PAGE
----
By Christopher Trela
Eight hundred volunteers, 450 films, 50 countries, 14 screens and seven days comprise the staggering statistics behind an incredible experience for cinema junkies.
They define the Newport Beach Film Festival, which takes place April 26 – May 3 at venues throughout Newport Beach and Costa Mesa.
Add another number, in this case the 13th annual event. Film fest chief executive Gregg Schwenk wasn’t sure the first one would garner any attention or audience.
“I’m very proud of the evolution and overall success of the Festival,” said Schwenk. “We had a vision of what we wanted to create, and it has exceeded our expectations. We have more films this year than ever before, and more screens.”
More offerings does not result in mediocre movies creeping onto the festival’s schedule. “The review process reflects that. So if you see a film on a Tuesday at 4 p.m. or a Friday at 8 p.m., you’ll see a well-made film,” he promised.
These well-made films have well-valued prices, ranging from $12 general admission to $125 for opening night and the after-party. Many evening screenings (including the four Friday Night Spotlight films that feature a post-screening soiree at Newport Lexus) offer a film and after-party package starting at $40, less than what other festivals charge, said Schwenk.
“We wanted to keep the events accessible, so people can see a wonderful film and have a great party.”
What’s on Schwenk’s must-see list?
“ ‘Sunset Strip,’ which is by an alumni filmmaker who has previously been shown at the festival, and ‘Swerve’ from Australia is an extremely well done thriller. ‘I Wish’ and ‘Ice Dragon’ are others. The director of ‘Ice Dragon’ is flying in from Sweden to attend our festival.”
Schwenk also cited the free Vision and Craft: The Art of Filmmaking seminar series held on Saturday and Sunday, April 28 and 29, from 1 p.m. to 5 p.m. at the newly renovated Port Theater in Corona del Mar as being an integral component of the festival.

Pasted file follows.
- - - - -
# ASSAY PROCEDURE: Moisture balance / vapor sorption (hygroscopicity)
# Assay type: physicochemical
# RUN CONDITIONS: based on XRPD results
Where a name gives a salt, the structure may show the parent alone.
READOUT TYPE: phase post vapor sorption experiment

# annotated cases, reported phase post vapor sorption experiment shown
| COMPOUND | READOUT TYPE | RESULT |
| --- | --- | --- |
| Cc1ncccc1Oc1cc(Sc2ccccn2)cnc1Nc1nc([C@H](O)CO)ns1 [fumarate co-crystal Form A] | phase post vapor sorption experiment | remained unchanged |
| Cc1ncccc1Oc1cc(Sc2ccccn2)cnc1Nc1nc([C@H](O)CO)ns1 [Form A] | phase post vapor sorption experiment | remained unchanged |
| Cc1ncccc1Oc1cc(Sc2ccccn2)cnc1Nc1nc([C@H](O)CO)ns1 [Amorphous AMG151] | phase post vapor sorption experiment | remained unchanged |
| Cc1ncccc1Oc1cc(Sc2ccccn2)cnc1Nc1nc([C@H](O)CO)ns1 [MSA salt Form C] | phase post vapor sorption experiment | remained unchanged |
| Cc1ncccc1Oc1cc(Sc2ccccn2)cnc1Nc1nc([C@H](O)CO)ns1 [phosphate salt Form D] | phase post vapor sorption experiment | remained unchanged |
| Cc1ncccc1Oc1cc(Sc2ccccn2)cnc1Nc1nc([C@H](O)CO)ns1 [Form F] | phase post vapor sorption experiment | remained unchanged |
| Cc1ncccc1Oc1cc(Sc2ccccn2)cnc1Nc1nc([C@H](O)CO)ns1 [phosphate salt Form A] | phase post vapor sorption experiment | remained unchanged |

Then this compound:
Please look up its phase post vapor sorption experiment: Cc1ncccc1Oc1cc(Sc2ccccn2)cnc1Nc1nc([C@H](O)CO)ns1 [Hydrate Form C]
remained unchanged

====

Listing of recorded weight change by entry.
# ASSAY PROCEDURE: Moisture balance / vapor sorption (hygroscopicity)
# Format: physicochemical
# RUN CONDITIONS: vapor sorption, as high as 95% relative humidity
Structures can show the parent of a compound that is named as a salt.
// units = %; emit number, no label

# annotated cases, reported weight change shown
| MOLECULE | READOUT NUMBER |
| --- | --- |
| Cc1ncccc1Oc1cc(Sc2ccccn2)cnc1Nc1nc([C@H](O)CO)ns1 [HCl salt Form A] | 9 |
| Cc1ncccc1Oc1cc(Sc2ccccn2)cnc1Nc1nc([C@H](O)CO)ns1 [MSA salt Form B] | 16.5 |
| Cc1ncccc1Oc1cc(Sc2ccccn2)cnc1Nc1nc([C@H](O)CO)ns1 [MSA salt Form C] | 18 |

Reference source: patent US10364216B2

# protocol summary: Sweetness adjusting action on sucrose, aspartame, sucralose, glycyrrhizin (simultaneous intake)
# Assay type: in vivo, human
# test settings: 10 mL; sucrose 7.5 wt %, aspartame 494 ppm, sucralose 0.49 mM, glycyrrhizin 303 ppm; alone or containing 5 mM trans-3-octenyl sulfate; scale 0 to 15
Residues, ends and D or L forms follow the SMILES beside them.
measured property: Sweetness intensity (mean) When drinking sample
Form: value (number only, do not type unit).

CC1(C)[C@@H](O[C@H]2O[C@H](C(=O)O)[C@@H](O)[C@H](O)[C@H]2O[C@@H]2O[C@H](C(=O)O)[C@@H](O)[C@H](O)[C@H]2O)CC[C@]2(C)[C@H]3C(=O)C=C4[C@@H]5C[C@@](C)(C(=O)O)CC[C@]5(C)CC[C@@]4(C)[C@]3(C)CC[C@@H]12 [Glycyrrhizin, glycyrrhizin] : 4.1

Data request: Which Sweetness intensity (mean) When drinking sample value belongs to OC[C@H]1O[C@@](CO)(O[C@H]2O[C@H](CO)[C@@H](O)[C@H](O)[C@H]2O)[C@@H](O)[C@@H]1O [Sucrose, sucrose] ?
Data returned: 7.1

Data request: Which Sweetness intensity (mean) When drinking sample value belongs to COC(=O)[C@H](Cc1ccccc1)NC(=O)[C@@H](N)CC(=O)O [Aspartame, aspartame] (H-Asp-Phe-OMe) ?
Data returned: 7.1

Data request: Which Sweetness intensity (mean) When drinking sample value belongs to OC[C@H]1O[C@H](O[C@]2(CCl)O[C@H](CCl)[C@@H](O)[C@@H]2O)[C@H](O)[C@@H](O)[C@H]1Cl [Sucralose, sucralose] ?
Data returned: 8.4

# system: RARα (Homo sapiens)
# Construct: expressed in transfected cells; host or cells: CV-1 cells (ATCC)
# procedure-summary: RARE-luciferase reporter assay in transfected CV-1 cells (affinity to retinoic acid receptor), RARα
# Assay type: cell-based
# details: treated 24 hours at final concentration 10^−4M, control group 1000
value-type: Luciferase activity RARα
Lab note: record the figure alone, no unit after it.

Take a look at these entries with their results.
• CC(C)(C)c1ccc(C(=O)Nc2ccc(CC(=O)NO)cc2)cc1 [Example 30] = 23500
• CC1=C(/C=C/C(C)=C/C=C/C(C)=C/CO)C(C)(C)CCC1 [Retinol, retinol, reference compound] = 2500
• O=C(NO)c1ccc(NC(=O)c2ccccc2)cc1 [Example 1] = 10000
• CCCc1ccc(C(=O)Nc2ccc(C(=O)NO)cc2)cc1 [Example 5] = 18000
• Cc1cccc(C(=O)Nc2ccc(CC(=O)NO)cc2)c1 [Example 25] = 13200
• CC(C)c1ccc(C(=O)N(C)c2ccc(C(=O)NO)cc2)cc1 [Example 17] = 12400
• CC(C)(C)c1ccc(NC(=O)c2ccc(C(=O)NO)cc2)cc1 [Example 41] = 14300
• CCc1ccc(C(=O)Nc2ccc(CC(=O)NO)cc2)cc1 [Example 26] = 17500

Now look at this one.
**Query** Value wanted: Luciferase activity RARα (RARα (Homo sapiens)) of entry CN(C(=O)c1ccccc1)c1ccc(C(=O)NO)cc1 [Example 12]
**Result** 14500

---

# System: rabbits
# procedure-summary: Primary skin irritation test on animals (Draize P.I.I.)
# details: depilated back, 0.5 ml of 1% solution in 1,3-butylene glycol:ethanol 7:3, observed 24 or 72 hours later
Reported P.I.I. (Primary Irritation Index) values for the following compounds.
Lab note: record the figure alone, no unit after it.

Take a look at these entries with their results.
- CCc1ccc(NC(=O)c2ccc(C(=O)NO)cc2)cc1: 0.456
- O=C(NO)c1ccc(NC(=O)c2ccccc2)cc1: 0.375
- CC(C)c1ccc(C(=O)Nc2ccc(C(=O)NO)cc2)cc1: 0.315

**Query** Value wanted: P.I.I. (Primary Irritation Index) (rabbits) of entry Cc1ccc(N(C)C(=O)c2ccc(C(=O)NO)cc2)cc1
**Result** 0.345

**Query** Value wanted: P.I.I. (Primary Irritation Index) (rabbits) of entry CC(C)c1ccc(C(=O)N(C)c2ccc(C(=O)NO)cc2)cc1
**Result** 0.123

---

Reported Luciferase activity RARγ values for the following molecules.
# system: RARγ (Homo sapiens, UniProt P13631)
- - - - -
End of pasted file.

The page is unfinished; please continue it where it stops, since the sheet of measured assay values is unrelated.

Co-sponsored by the Newport Beach Arts Commission, this series of interactive panels focus on the art of filmmaking, and feature distinguished film industry professionals.
“It’s an opportunity to go behind the scenes with some of the industry’s leading filmmakers as they share their insight into the inner workings of the film industry,” Schwenk said.
Among the hundreds of films on the schedule are dramas, comedies, short subjects, animated shorts, documentaries, and an action sports series that appeals to an audience tuned into action sports and the culture that surrounds it.
One film, “Of Two Minds,” is a compelling and fascinating feature documentary by Doug Blush and Lisa Klein that tackles the timely topic of bipolar disorder. More than five million Americans suffer from bipolar disorder, and the condition just got a PR boost thanks to Irish singer Sinead O’Connor, who this week announced she has cancelled all touring for the rest of the year, saying she is “very unwell” and dealing with bipolar disorder.
Another timely topic that provides perfect film fodder is the organic food industry, thoroughly explored in the documentary “In Organic We Trust.”
More local restaurants are participating in festival after-parties than ever before. Partygoers can sample cuisine from A Restaurant, Back Bay Bistro, Bella Cuba, Roy’s, Royal Thai, 118 Degrees, Tamarind of London, The Cannery, True Food, and many others.
For a complete schedule and to purchase tickets to individual screenings, visit www.NewportBeachFilmFest.com.